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Book Review

Publisher's Note:

The Zombie War came unthinkably close to eradicating humanity. Max Brooks, driven by the urgency of preserving the acid-etched first-hand experiences of the survivors from those apocalyptic years, traveled across the United States of America and throughout the world, from decimated cities that once teemed with upwards of thirty million souls to the most remote and inhospitable areas of the planet.…

World War Z

by Max Brooks

Overall Book Review:

If you just accept that there are zombies, World War Z is actually a very enjoyable read.  As ridiculous as they are in science fiction, Brooks does manage to make zombies work for this novel.  The novel itself is a collection of short stories–“personal accounts”–of survivors of the zombie war.  It’s hard to imagine the author not laughing a little bit as he wrote some of this novel; he’s just so serious about the zombies it almost comes off as parody.  However, Brooks does manage to somehow cast a realistic feel on the first half of the novel.  Unfortunately, as the novel progresses into its second half it loses its way a bit and begins to feel a tad silly, even for a zombie novel.  While every character feels unique, some of their stories begin to feel like zombie daydreams rather than zombie stories, and the author begins to both downplay and overrate the zombies in several ways.  While this may turn most readers off, lovers of zombies, hardcore science fiction, and apocalypse novels will definitely love World War Z.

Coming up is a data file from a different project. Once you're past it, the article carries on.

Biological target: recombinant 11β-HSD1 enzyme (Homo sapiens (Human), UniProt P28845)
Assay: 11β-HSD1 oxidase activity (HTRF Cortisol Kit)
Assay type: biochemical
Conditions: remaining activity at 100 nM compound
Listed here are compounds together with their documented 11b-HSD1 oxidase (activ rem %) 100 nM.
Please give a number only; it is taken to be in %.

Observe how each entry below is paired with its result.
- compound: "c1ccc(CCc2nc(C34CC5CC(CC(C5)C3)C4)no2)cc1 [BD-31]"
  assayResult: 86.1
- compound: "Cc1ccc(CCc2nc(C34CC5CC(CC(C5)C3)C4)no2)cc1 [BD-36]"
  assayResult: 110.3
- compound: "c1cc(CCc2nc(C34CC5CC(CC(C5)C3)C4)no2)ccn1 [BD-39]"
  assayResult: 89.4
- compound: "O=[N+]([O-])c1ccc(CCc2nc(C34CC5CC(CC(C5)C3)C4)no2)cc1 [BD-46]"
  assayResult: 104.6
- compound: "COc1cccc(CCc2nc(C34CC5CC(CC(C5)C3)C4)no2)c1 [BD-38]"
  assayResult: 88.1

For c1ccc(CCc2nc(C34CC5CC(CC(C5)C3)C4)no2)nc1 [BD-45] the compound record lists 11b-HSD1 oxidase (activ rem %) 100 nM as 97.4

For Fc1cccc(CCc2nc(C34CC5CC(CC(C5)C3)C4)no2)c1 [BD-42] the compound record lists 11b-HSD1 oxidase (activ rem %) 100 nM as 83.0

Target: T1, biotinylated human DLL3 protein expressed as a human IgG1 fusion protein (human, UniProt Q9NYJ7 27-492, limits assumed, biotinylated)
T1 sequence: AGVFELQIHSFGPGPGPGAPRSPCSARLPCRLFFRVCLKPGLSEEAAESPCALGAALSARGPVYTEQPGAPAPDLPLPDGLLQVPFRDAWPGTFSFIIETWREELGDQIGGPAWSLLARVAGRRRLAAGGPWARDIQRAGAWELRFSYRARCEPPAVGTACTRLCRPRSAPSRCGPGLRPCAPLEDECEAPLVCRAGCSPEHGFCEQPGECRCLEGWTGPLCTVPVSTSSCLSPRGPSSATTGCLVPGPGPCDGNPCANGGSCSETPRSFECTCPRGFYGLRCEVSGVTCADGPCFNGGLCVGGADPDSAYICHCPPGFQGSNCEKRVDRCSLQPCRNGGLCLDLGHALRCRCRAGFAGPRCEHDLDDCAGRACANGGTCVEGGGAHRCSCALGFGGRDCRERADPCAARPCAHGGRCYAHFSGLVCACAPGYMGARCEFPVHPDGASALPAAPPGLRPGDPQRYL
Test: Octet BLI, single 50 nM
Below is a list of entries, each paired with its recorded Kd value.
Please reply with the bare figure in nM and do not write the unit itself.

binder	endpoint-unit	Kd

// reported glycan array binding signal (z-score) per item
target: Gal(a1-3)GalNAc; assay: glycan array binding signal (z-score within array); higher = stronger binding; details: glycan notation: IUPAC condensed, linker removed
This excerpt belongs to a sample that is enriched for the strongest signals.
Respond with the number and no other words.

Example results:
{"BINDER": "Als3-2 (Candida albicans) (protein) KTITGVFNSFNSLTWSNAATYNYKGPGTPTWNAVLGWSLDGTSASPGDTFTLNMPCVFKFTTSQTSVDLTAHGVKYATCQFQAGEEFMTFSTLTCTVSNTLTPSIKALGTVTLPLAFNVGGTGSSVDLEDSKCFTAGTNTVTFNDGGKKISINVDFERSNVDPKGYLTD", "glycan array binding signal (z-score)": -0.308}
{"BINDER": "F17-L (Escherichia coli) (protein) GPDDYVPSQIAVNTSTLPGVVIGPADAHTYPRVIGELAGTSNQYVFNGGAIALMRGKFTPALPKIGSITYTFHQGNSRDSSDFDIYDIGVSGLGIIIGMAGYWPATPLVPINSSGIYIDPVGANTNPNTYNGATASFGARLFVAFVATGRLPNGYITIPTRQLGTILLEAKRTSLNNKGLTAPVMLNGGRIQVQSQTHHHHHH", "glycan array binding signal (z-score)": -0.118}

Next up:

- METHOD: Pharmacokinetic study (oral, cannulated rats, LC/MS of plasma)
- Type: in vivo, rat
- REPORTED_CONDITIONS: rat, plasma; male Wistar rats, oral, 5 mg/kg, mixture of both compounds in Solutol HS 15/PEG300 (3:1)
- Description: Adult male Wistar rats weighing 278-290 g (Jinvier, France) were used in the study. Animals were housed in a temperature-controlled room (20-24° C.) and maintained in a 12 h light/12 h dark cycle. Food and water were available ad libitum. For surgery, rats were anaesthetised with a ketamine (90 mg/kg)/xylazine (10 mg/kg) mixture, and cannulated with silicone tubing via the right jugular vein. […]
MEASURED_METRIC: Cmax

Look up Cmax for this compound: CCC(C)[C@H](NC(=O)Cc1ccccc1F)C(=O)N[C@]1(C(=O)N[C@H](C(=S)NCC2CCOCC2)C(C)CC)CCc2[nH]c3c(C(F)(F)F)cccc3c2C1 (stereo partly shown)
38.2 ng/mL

Content Analysis:

Profanity/Language: 15 religious exclamations; 60 mild obscenities; 7 religious profanities; 30 derogatory names; 40 scatalogical words; 39 anatomical terms; 1 offensive hand gesture; 67 f-word derivatives.

Violence/Gore:  Several scenes where zombies eat people involving graphic description of blood, entrails and brains; multiple scenes of violence involving guns, gas, and explosives resulting in death and injury.

Sex/Nudity:  It is mentioned that some zombies are nude because their clothes rotted off (non-sexual); 2 sexual references; a character mentions the use of “skin flicks”; and on two occasions rapes are reported, no details.

Mature Subject Matter:

Death, humanity, cannibilism.

Alcohol / Drug Use:

Characters drink and smoke on occasion.

Overall Book Rating

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About the Reviewer

I enjoy reading adventure books like Gary Paulsen’s The Hatchet, probably because I like to lead an active life. Outside of reading, I camp, hike, run cross country and work on a farm, and a lot of these experiences let me appreciate the content of a good book, as well as the unlimited possibilities that can happen between its covers.